The impact of the Covid-19 pandemic and the enormous stress placed on South Africa’s medical professionals have dramatically strengthened the NWU’s case for a medical school in the North West Province.
A long-awaited meeting between the university and the provincial government has resulted in the formation of a joint task team to work on the finer detail of the establishment of a medical school at the NWU.
On 26 March 2021, Dr Bismark Tyobeka, Council chairperson, Prof Dan Kgwadi, vice-chancellor, and Prof Awie Kotze, excecutive dean of the Faculty of Health Sciences, met with North West Premier Prof Job Mokgoro and high-ranking members of his executive committee.
At the meeting, a decision was taken to establish a joint technical task team to further refine and strengthen the NWU’s medical school plan.
“The updated business plan was shared with the provincial officials and very important points were discussed to strengthen the plan further. The North West Province once again gave its full support to a medical school,” explains Awie, under whose faculty the envisaged medical school will reside.
The new technical task team will give immediate attention to a number of areas of mutual interest. These include building stronger co-operation between the NWU School of Nursing and the Provincial Nursing College, training community healthcare workers to strengthen the clinical training platform and identifying mutually beneficial research projects.
“This is a matter that we will continue to pursue because we strongly believe that the new NWU Medical School would address the needs of prospective students and the public in terms of enrolment opportunities and public health in our country,” Dr Bismark remarked after the Council meeting of 18 March 2021.
Given the ever-growing demand for medical professionals, the NWU is clearly on track to fill an urgent need not only in the North West Province, but South Africa and the region as a whole.
The NWU believes that it has crafted a unique and compelling value proposition in planning for the proposed medical school. The institution is confident that, despite the high cost of operating a medical school, the NWU will be able to establish the facility and keep operating costs down without sacrificing the quality of training and eventual outcomes.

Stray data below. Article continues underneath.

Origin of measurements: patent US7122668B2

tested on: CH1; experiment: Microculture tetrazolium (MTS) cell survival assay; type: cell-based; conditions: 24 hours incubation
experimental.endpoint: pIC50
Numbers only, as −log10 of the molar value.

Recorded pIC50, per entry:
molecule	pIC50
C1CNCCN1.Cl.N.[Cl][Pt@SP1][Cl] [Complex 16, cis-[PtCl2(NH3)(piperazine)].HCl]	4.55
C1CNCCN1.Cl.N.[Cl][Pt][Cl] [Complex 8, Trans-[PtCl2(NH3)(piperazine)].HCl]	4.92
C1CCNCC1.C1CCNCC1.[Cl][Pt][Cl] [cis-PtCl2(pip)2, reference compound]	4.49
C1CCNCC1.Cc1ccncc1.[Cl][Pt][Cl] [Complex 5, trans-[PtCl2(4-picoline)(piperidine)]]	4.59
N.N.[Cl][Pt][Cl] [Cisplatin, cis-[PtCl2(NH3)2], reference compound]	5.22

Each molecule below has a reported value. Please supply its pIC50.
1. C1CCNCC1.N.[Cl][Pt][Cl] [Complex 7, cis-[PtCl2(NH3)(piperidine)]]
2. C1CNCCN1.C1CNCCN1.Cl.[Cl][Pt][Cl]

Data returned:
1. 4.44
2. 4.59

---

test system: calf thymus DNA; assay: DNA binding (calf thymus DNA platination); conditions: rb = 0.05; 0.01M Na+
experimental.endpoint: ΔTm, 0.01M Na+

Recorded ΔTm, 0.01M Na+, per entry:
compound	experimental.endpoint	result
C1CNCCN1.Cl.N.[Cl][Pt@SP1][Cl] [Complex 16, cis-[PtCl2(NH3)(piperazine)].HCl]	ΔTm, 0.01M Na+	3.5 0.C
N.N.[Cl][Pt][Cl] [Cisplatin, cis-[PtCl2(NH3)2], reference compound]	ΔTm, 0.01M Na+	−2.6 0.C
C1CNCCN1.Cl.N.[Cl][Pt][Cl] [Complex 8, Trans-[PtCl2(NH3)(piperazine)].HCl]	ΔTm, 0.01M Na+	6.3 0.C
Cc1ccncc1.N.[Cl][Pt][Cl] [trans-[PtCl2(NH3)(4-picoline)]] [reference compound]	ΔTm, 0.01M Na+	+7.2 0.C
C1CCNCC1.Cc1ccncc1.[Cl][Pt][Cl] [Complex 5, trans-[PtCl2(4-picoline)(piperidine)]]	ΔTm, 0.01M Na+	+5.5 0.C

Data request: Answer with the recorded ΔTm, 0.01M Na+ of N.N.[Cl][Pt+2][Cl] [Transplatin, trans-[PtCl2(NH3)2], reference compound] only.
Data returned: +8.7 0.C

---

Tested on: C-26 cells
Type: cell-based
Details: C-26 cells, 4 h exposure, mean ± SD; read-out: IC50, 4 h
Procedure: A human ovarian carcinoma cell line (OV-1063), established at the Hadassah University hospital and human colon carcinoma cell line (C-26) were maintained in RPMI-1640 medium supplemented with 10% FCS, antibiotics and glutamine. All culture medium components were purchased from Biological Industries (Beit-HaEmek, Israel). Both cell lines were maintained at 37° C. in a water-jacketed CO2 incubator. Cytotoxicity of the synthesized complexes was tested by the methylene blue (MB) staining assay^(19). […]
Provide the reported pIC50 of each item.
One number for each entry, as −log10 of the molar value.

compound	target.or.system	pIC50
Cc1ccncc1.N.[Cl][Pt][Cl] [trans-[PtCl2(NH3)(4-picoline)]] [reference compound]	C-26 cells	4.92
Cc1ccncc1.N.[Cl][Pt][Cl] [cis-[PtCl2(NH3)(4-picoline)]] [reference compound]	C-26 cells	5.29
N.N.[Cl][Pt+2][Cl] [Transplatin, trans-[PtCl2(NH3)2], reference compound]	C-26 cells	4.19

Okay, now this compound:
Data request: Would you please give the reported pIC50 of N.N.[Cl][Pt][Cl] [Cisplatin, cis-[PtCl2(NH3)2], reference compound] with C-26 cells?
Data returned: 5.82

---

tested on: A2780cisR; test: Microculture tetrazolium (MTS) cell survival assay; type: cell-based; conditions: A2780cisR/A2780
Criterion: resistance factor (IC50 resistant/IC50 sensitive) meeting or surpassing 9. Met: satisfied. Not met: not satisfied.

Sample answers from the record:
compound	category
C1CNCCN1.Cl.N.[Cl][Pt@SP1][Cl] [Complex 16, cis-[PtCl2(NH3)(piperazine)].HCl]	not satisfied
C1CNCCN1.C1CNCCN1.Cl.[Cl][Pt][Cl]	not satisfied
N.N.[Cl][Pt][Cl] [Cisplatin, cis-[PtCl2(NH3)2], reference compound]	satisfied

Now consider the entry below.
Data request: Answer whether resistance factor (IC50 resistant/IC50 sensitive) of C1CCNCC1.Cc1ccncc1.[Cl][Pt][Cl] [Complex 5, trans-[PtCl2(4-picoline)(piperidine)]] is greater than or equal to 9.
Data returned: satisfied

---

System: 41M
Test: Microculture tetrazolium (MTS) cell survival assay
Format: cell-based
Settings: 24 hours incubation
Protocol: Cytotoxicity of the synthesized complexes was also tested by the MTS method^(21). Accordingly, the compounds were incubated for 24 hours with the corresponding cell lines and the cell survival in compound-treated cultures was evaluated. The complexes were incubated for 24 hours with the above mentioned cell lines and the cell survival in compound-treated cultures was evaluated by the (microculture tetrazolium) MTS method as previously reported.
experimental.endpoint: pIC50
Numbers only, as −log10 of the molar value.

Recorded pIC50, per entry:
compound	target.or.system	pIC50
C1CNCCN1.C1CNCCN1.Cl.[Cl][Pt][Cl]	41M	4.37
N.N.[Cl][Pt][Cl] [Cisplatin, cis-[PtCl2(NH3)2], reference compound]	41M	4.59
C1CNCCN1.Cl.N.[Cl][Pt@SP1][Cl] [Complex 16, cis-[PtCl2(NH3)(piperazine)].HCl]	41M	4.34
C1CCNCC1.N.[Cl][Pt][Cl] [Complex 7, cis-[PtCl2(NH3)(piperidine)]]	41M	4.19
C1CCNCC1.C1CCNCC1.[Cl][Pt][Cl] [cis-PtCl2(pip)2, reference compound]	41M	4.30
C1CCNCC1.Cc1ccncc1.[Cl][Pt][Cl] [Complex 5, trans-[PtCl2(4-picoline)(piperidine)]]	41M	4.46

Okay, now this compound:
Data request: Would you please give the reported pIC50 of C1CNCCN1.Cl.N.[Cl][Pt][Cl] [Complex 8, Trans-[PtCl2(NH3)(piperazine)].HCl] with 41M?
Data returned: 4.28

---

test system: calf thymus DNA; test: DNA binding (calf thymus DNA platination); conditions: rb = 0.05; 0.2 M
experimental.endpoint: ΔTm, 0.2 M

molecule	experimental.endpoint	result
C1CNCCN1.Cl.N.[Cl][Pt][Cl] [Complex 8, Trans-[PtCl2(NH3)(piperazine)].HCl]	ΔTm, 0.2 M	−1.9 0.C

The possibility of establishing a medical school was mooted as long ago as 2006 but it was only in 2017 that planning moved into high gear.
The NWU hosted a webinar last year highlighting the dire need for more qualified medical personnel, especially medical doctors, to enter the healthcare system each year. The medical skills shortage has only worsened during the current Covid-19 pandemic.
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How the medical school will work
The proposed medical school will be known as the NWU School of Medicine and will be the sixth school in the Faculty of Health Sciences.
Prof Awie Kotzé is the executive dean of the Faculty of Health Sciences under which the envisaged medical school will reside.
Located on the Mahikeng and Potchefstroom campuses, the School of Medicine plans to offer a unique pre-health sciences year, which will be a higher certificate aimed at accommodating students who might otherwise not have qualified to study medicine or another degree programme.
For qualifying candidates, this bridging qualification will then be followed by the five-year Bachelor of Medicine and Surgery degree. It can also be an exit qualification for another B degree, or for the workplace.
The school will use up to 10 regional and district hospitals in the North West Province for doctor training through the addition of innovative digital clinical learning centres.
The new school will also have a close working relationship with other medical schools, primarily with Wits, the Sefako Makgatho Health Sciences University and the University of Pretoria.
One of the important characteristics of the new school will be that its curriculum will actively support the concept of primary healthcare. The idea is to eventually develop a very large-scale medical school to meet the medical needs of the populations of the North West Province, South Africa and the African continent.
is taking shape
"The meeting with the provincial officials was yet another important positive step in the process of establishing a unique and highly differentiated new medical school. It will be capable of producing large and increasing numbers of professional, competent medical doctors with skills relevant to the communities they serve, providing training that is both affordable and sustainable."
- Prof Awie Kotzé, executive dean, Faculty of Health Sciences